While our original intent was to perform a meta-analysis, this was deemed inappropriate because of clinical heterogeneity among the included trials. For instance, intraoperative hypotension, a known risk factor for IONV, might have been managed differently in the included studies as reflected by the difference in the incidence of pre-delivery hypotension and need for vasopressors (40%–76%). While fluid preloading was used in all the studies, prophylactic ephedrine was used in addition in one study,8 and bilateral leg wrapping was used in another study.9 Furthermore, while ephedrine was the primary vasopressor for the treatment of intraoperative hypotension for all five studies investigating IONV,5,8,9,11,19 phenylephrine was also used either alone or in combination with ephedrine in one study.5 The control event rates were also different among the included studies. For instance, intraoperative nausea in the control group ranged from 30% to 76%. Two of the included studies investigating IONV failed to describe the technique for uterine repair despite the fact that uterine exteriorization is a major risk factor for IONV.8,9 While the studies reporting postoperative outcomes used mostly intrathecal morphine 200–250 μg,5,8,19 one study18 involved the administration of multiple boluses of epidural morphine postoperatively. The duration of P6 stimulation also varied among the different studies.
There are currently no data comparing the efficacy of different P6 stimulation techniques. It is also not clear if bilateral P6 stimulation offers advantages compared with unilateral stimulation. Of interest, of the four trials using bilateral stimulation, two reported a beneficial effect of P6 stimulation,11,18 and of the two trials using unilateral stimulation, one reported better results with the active intervention.8 It is also not known whether continuous stimulation of the P6 point is needed to maintain the antiemetic effect of these techniques or whether a brief period of stimulation would be adequate. For instance, in a previous study in patients undergoing breast surgery under general anesthesia, intraoperative P6 stimulation produced an antiemetic effect for 24 h.7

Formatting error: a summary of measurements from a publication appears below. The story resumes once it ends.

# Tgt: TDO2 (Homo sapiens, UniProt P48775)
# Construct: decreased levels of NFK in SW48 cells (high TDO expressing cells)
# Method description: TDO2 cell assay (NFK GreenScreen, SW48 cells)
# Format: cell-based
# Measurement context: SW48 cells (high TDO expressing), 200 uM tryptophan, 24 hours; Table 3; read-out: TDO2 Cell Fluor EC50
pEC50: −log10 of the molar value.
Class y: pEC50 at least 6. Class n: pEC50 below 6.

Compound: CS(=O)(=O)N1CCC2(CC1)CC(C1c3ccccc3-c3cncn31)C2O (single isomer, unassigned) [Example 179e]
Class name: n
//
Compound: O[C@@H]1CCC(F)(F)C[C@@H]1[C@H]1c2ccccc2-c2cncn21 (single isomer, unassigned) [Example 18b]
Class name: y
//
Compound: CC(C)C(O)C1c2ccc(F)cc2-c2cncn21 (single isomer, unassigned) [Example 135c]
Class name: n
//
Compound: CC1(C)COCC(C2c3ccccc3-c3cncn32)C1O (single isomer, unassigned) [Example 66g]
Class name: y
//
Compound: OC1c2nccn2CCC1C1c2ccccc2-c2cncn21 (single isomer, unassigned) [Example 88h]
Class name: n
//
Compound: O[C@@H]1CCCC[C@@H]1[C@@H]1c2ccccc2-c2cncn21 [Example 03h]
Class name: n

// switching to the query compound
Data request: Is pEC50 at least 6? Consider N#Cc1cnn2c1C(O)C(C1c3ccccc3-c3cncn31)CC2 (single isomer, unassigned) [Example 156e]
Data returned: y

A larger number of studies have investigated the antiemetic effect of P6 stimulation in the general surgical population, and generally found it to be effective at reducing PONV.21,22 P6 stimulation might be particularly effective for prophylaxis against nausea.7,23,24 The antiemetic efficacy of modalities stimulating the P6 point was reported to be comparable to currently available drugs,7,25 and resulted in enhanced prophylaxis when combined with antiemetics.25
This review highlights several areas where future research in the obstetric population is needed. Future large trials comparing different P6 stimulation modalities are needed. In a post hoc analysis, Duggal et al. reported an increased efficacy of P6 stimulation in reducing PONV in patients with a history of PONV, and this requires further investigation. The efficacy of unilateral versus bilateral P6 stimulation, as well as the optimal duration of P6 stimulation, also need to be established. The efficacy of P6 stimulation in combination with other acupuncture points with known antiemetic effects such as the St36 point and the Korean K9 point also requires further investigation. Finally, because IONV and PONV are multifactorial, and multimodal therapy is more effective than single-mode therapy, the efficacy of nonpharmacological techniques used in combination with drug therapy for reducing the incidence and severity of IONV and PONV in obstetric anesthesia practice is another area of future research.
In conclusion, while some studies showed improved antiemetic prophylaxis with P6 stimulation, this finding was not consistent. The heterogeneity among the trials and the inconsistent results prevent any definitive conclusions on the efficacy of perioperative P6 stimulation as a method of prophylaxis for IONV and PONV in women having cesarean delivery under neuraxial anesthesia.